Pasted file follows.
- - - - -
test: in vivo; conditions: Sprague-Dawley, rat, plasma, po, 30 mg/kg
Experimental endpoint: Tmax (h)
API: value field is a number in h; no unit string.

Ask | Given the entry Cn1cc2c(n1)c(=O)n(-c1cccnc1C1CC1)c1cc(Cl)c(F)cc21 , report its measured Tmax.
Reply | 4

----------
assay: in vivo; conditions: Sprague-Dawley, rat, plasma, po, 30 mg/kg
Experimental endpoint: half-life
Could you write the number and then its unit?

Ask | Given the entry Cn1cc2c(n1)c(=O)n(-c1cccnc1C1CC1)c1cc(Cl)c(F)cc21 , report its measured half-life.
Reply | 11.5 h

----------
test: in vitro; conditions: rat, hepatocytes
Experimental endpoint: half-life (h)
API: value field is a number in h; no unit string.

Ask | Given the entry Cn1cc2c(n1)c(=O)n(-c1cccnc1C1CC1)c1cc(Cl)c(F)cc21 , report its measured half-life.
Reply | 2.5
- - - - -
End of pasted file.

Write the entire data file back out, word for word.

test: in vivo; conditions: Sprague-Dawley, rat, plasma, po, 30 mg/kg
Experimental endpoint: Tmax (h)
API: value field is a number in h; no unit string.

Ask | Given the entry Cn1cc2c(n1)c(=O)n(-c1cccnc1C1CC1)c1cc(Cl)c(F)cc21 , report its measured Tmax.
Reply | 4

----------
assay: in vivo; conditions: Sprague-Dawley, rat, plasma, po, 30 mg/kg
Experimental endpoint: half-life
Could you write the number and then its unit?

Ask | Given the entry Cn1cc2c(n1)c(=O)n(-c1cccnc1C1CC1)c1cc(Cl)c(F)cc21 , report its measured half-life.
Reply | 11.5 h

----------
test: in vitro; conditions: rat, hepatocytes
Experimental endpoint: half-life (h)
API: value field is a number in h; no unit string.

Ask | Given the entry Cn1cc2c(n1)c(=O)n(-c1cccnc1C1CC1)c1cc(Cl)c(F)cc21 , report its measured half-life.
Reply | 2.5